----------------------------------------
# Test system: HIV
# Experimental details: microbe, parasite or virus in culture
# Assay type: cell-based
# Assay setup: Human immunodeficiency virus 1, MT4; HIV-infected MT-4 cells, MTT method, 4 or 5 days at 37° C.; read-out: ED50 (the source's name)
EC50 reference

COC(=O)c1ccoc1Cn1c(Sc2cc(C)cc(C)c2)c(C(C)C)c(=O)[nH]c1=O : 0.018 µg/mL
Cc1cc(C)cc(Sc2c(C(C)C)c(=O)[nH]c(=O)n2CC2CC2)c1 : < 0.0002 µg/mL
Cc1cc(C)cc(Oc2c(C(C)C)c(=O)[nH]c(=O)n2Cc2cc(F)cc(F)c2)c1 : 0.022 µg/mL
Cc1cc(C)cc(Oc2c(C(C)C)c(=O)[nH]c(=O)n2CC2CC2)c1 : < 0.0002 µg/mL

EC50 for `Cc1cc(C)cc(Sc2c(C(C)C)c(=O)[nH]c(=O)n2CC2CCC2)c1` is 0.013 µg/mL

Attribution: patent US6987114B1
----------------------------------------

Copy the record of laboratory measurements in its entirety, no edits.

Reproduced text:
# Test system: HIV
# Experimental details: microbe, parasite or virus in culture
# Assay type: cell-based
# Assay setup: Human immunodeficiency virus 1, MT4; HIV-infected MT-4 cells, MTT method, 4 or 5 days at 37° C.; read-out: ED50 (the source's name)
EC50 reference

COC(=O)c1ccoc1Cn1c(Sc2cc(C)cc(C)c2)c(C(C)C)c(=O)[nH]c1=O : 0.018 µg/mL
Cc1cc(C)cc(Sc2c(C(C)C)c(=O)[nH]c(=O)n2CC2CC2)c1 : < 0.0002 µg/mL
Cc1cc(C)cc(Oc2c(C(C)C)c(=O)[nH]c(=O)n2Cc2cc(F)cc(F)c2)c1 : 0.022 µg/mL
Cc1cc(C)cc(Oc2c(C(C)C)c(=O)[nH]c(=O)n2CC2CC2)c1 : < 0.0002 µg/mL

EC50 for `Cc1cc(C)cc(Sc2c(C(C)C)c(=O)[nH]c(=O)n2CC2CCC2)c1` is 0.013 µg/mL

Attribution: patent US6987114B1